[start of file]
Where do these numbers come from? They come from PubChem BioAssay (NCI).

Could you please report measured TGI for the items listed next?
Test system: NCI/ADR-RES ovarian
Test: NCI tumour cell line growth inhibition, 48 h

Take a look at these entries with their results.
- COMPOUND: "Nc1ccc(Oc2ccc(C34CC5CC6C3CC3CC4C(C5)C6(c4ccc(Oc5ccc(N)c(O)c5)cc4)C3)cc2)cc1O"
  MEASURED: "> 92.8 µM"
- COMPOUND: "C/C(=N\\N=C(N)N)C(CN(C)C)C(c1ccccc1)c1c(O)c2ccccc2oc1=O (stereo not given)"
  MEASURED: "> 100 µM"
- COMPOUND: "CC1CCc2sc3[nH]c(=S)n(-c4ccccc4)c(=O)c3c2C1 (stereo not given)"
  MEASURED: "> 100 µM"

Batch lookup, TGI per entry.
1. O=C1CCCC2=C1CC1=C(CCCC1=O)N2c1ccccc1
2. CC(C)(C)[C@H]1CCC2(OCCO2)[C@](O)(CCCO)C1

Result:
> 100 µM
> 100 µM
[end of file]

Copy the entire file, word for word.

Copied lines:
Where do these numbers come from? They come from PubChem BioAssay (NCI).

Could you please report measured TGI for the items listed next?
Test system: NCI/ADR-RES ovarian
Test: NCI tumour cell line growth inhibition, 48 h

Take a look at these entries with their results.
- COMPOUND: "Nc1ccc(Oc2ccc(C34CC5CC6C3CC3CC4C(C5)C6(c4ccc(Oc5ccc(N)c(O)c5)cc4)C3)cc2)cc1O"
  MEASURED: "> 92.8 µM"
- COMPOUND: "C/C(=N\\N=C(N)N)C(CN(C)C)C(c1ccccc1)c1c(O)c2ccccc2oc1=O (stereo not given)"
  MEASURED: "> 100 µM"
- COMPOUND: "CC1CCc2sc3[nH]c(=S)n(-c4ccccc4)c(=O)c3c2C1 (stereo not given)"
  MEASURED: "> 100 µM"

Batch lookup, TGI per entry.
1. O=C1CCCC2=C1CC1=C(CCCC1=O)N2c1ccccc1
2. CC(C)(C)[C@H]1CCC2(OCCO2)[C@](O)(CCCO)C1

Result:
> 100 µM
> 100 µM